CBS had each of the week’s eight most-watched prime-time programs, with its coverage of Saturday’s men’s Final Four accounting for the top two, for its 11th victory in 12 weeks.
Texas Tech’s 61-51 victory over Michigan State in the only Final Four game to air entirely in prime time averaged 15.84 million viewers to finish first among prime-time programs airing between April 1 and Sunday.
Official viewership was down 15.9 percent from the similar game when CBS last aired the Final Four in 2017, a 77-76 victory by North Carolina over Oregon that averaged 18.825 million viewers.
Official viewership for nearly all forms of television is down on a year-to-year basis primarily because of increased viewing of streaming programming, including programming that is simultaneously shown on traditional television and streamed.
The viewership figure for the game including streaming viewership was not immediately available.
Final Four coverage annually rotates between CBS and cable’s TBS.
The 27-minute “bridge” show between the Final Four games was second for the week, averaging 13.768 million viewers.
The 21-minute overrun of Virginia’s 63-62 victory over Auburn into prime time in the Eastern and Central time zones averaged 18.204 million viewers. The runover is not considered a separate program but is included in the weekly average.
The week’s other programs to average more than 10 million viewers were “The Big Bang Theory” (12.225 million), “NCIS” (11.898 million) and “Young Sheldon” (10.508 million).
CBS averaged 8.63 million viewers for its prime-time programming, its 16th victory in the 28-week-old 2018-19 season.
NBC finished second for the second week in a row after three consecutive third-place finishes, averaging 4.57 million viewers. Its most-watched program was “The Voice,” ninth for the week, averaging 8.517 million.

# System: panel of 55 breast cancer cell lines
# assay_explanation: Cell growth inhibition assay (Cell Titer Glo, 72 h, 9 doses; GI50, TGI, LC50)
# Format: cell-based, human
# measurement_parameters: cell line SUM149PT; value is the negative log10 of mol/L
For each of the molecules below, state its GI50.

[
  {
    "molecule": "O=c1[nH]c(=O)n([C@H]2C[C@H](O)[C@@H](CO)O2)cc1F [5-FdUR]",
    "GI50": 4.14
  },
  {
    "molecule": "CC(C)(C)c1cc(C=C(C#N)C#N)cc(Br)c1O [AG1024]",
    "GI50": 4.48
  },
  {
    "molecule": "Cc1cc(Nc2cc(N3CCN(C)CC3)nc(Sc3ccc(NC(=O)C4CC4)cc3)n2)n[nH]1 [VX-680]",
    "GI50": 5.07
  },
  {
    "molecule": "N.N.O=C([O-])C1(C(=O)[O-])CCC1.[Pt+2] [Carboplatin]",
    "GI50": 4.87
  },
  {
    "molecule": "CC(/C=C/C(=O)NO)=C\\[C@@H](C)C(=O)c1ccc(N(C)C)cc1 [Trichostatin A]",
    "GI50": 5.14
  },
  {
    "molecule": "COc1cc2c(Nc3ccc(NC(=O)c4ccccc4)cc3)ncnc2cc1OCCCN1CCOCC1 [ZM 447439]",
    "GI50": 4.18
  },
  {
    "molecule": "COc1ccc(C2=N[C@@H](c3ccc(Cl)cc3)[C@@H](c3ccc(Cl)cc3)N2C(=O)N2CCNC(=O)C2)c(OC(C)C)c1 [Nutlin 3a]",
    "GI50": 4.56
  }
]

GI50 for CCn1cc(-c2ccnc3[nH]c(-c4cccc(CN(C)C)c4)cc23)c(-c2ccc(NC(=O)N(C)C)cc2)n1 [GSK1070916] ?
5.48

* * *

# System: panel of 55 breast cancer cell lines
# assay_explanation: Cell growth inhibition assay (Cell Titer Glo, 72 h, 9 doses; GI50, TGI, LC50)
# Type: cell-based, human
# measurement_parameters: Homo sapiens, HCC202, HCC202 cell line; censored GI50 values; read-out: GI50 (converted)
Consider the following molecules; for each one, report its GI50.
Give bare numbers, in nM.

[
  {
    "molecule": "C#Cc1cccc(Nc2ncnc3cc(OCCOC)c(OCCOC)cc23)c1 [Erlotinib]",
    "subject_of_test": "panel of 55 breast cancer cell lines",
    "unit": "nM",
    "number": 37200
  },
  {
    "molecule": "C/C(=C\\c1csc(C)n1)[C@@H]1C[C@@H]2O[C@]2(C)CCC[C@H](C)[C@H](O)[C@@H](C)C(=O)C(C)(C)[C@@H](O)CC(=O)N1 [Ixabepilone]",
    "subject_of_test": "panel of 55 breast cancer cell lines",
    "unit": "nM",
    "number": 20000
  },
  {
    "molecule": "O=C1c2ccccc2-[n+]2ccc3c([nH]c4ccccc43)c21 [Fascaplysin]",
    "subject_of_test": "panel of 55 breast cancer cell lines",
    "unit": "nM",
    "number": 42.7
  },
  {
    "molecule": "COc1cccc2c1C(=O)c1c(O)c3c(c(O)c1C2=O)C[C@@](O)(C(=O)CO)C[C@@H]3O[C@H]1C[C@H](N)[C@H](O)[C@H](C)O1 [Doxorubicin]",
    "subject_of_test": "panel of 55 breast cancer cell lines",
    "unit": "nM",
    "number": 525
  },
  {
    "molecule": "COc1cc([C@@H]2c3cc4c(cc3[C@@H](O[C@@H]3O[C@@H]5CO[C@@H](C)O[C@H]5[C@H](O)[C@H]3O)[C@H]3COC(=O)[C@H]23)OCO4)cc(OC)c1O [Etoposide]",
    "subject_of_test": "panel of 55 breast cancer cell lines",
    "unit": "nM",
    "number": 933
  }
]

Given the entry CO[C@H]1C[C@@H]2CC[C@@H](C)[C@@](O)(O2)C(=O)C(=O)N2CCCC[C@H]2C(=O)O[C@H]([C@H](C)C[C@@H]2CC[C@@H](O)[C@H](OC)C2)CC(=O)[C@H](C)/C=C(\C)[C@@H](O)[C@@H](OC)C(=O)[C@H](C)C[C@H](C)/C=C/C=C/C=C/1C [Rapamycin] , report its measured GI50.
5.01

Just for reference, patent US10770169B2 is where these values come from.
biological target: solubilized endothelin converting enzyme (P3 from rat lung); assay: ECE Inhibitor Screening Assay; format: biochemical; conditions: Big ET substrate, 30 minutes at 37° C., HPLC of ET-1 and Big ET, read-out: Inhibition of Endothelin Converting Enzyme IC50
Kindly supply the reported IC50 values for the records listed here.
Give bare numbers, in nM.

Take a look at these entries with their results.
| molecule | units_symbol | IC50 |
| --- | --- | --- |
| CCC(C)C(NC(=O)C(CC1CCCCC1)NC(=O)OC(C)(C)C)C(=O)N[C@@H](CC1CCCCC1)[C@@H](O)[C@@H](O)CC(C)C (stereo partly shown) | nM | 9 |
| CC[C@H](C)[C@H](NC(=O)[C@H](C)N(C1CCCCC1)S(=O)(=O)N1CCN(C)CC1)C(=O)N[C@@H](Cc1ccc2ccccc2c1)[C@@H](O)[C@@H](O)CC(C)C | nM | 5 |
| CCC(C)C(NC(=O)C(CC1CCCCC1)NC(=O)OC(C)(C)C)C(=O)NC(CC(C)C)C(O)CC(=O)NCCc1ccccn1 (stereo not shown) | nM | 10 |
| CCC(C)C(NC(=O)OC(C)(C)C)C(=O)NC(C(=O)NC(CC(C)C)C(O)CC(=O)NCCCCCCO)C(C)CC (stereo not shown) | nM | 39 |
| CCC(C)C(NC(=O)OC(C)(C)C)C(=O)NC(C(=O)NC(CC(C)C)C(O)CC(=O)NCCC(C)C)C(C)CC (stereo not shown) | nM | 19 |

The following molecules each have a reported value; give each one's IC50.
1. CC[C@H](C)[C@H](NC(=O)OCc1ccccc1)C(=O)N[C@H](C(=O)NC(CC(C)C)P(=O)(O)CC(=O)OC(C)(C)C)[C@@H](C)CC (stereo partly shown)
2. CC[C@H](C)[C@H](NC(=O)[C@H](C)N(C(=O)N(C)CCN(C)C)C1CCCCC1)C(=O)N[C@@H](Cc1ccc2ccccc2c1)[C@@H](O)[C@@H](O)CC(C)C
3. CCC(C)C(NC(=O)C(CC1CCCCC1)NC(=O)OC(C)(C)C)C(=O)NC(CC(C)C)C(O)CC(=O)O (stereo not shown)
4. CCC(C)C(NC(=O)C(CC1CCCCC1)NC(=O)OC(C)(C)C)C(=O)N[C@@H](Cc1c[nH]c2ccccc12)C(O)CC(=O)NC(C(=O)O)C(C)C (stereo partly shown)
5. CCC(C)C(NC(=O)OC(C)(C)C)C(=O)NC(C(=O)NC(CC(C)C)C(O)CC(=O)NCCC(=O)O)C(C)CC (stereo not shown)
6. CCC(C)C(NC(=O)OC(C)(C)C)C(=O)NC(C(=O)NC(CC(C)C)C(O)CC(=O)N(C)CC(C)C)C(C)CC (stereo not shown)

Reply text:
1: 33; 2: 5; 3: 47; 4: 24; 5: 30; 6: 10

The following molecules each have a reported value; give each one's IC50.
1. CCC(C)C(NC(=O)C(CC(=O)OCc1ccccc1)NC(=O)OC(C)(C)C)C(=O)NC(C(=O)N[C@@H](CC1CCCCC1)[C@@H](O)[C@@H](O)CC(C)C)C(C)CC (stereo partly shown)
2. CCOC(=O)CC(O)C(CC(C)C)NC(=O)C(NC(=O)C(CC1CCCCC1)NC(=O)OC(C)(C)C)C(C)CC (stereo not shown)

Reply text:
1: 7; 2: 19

ABC was third for the second week in a row after three consecutive second-place finishes, averaging 4.12 million viewers. Its most-watched program was the medical drama “Grey’s Anatomy,” 18th for the week, averaging 6.86 million viewers.
Fox averaged 2.47 million viewers for its 15 hours of programming to finish fourth for the 12th consecutive week. The procedural drama “9-1-1” was its most-watched program, averaging 6.163 million viewers, 22nd for the week.
ABC, CBS and NBC each broadcast 22 hours of prime-time programming for ratings purposes.
ESPN’s coverage of Baylor’s 82-81 victory over Notre Dame in the NCAA women’s basketball championship game Sunday was the week’s most-watched cable program, averaging 3.689 million viewers, 44th overall.
Viewership was up 4.3 percent from ESPN’s coverage of last year’s championship game, a 61-58 victory by Notre Dame over Mississippi State that averaged 3.536 million viewers.
Fox News Channel returned to the top of the cable network ratings, averaging 2.279 million viewers for its 11th victory in 12 weeks.
MSNBC was second, averaging 1.601 million viewers, followed by HGTV, which averaged 1.218 million.
The Monday episode of the Univision biblical telenovela “Jesus” was the most-watched Spanish-language prime-time program, averaging 1.747 million viewers, 79th among broadcast programs. Its overall rank was not available.
Univision was the most-watched Spanish-language network for the 23rd consecutive week, averaging 1.38 million viewers. Telemundo finished second, averaging 1.13 million viewers, followed by UniMas, which averaged 360,000, Estrella TV, which averaged 240,000, and Azteca America, which averaged 70,000.
ABC’s “World News Tonight with David Muir” was the most-watched network nightly newscast for the 19th consecutive week and 70th time in the past 71 weeks, averaging 8.14 million viewers.
The “NBC Nightly News with Lester Holt” was second, averaging 7.619 million viewers.
The “CBS Evening News” averaged 5.692 million viewers. It has finished third each week since the week of Sept. 25-29, 2006.
Figures provided by Nielsen for traditional viewership are only one measure of a program’s popularity because of increased viewing of programming on a streaming or delayed basis.
The week’s 10 most-watched prime-time programs were CBS’ coverage of the Texas Tech-Michigan State NCAA men’s basketball tournament game and the 27-minute “bridge” show between the Final Four games, “The Big Bang Theory,” “NCIS,” “Young Sheldon,” the Academy of Country Music Awards, “60 Minutes” and “FBI”; and NBC’s “The Voice” and “Chicago Fire.”